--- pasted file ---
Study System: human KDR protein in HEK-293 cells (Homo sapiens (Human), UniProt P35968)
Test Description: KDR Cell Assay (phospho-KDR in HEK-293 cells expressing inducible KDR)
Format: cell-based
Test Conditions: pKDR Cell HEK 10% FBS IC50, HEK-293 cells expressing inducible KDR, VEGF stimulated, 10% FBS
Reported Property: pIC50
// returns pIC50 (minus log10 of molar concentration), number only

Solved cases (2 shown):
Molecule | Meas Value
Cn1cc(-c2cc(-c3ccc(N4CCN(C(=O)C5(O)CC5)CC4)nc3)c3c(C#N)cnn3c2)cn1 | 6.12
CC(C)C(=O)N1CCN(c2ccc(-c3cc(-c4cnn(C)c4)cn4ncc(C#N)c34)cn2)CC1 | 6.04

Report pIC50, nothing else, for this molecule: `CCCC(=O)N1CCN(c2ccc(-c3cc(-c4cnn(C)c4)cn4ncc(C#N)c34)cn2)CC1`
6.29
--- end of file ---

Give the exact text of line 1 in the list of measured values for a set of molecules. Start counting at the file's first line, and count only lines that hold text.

Study System: human KDR protein in HEK-293 cells (Homo sapiens (Human), UniProt P35968)